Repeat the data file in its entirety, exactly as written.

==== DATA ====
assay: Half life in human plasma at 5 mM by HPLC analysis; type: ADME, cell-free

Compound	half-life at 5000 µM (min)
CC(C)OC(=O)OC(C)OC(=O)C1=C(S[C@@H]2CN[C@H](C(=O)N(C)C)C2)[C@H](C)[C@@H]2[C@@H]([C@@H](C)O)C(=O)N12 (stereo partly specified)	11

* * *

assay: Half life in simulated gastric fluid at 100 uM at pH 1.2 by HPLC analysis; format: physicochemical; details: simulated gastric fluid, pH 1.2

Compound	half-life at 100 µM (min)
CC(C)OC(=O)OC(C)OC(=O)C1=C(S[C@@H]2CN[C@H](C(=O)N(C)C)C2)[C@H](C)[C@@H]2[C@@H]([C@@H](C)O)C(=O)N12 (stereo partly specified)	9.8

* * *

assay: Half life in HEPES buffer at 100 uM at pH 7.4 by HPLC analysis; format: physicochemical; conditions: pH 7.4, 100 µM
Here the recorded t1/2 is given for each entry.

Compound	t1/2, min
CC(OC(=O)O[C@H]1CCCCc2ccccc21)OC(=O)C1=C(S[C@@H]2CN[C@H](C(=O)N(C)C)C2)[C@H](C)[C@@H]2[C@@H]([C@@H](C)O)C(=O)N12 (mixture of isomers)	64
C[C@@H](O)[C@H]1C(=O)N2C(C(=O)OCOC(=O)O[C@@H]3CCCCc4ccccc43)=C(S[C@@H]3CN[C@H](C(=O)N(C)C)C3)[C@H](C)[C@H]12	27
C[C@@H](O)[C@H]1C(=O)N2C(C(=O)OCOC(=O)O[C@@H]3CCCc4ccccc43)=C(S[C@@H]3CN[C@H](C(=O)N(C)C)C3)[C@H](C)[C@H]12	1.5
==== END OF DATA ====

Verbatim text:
assay: Half life in human plasma at 5 mM by HPLC analysis; type: ADME, cell-free

Compound	half-life at 5000 µM (min)
CC(C)OC(=O)OC(C)OC(=O)C1=C(S[C@@H]2CN[C@H](C(=O)N(C)C)C2)[C@H](C)[C@@H]2[C@@H]([C@@H](C)O)C(=O)N12 (stereo partly specified)	11

* * *

assay: Half life in simulated gastric fluid at 100 uM at pH 1.2 by HPLC analysis; format: physicochemical; details: simulated gastric fluid, pH 1.2

Compound	half-life at 100 µM (min)
CC(C)OC(=O)OC(C)OC(=O)C1=C(S[C@@H]2CN[C@H](C(=O)N(C)C)C2)[C@H](C)[C@@H]2[C@@H]([C@@H](C)O)C(=O)N12 (stereo partly specified)	9.8

* * *

assay: Half life in HEPES buffer at 100 uM at pH 7.4 by HPLC analysis; format: physicochemical; conditions: pH 7.4, 100 µM
Here the recorded t1/2 is given for each entry.

Compound	t1/2, min
CC(OC(=O)O[C@H]1CCCCc2ccccc21)OC(=O)C1=C(S[C@@H]2CN[C@H](C(=O)N(C)C)C2)[C@H](C)[C@@H]2[C@@H]([C@@H](C)O)C(=O)N12 (mixture of isomers)	64
C[C@@H](O)[C@H]1C(=O)N2C(C(=O)OCOC(=O)O[C@@H]3CCCCc4ccccc43)=C(S[C@@H]3CN[C@H](C(=O)N(C)C)C3)[C@H](C)[C@H]12	27
C[C@@H](O)[C@H]1C(=O)N2C(C(=O)OCOC(=O)O[C@@H]3CCCc4ccccc43)=C(S[C@@H]3CN[C@H](C(=O)N(C)C)C3)[C@H](C)[C@H]12	1.5